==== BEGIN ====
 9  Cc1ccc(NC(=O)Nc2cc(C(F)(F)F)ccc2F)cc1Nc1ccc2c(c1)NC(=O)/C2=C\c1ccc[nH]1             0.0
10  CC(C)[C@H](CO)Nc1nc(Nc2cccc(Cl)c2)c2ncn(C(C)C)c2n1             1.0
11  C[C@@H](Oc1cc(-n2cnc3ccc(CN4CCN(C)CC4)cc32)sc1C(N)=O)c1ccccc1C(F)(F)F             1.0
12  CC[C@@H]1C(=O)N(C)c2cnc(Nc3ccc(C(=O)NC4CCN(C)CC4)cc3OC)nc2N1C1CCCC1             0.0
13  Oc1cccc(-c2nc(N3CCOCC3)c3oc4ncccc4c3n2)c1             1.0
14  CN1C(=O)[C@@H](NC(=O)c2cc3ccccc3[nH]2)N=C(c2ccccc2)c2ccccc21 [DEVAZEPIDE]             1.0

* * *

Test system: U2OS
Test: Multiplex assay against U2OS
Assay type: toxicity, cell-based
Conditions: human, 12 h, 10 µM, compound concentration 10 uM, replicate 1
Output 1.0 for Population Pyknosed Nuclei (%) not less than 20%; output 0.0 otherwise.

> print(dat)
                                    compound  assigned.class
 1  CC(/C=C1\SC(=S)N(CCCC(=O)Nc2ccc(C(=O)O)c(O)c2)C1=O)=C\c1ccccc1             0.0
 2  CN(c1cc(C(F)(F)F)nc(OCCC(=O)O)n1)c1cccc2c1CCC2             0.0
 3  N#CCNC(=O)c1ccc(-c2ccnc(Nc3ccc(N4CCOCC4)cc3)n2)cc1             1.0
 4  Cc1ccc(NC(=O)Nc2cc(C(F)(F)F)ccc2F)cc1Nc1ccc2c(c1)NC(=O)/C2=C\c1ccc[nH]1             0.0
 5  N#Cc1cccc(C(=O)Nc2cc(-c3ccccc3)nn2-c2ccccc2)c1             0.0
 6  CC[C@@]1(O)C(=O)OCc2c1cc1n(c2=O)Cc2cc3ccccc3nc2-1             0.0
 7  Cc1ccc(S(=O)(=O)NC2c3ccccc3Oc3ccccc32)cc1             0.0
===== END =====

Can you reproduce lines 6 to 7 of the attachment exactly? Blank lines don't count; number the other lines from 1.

14  CN1C(=O)[C@@H](NC(=O)c2cc3ccccc3[nH]2)N=C(c2ccccc2)c2ccccc21 [DEVAZEPIDE]             1.0

* * *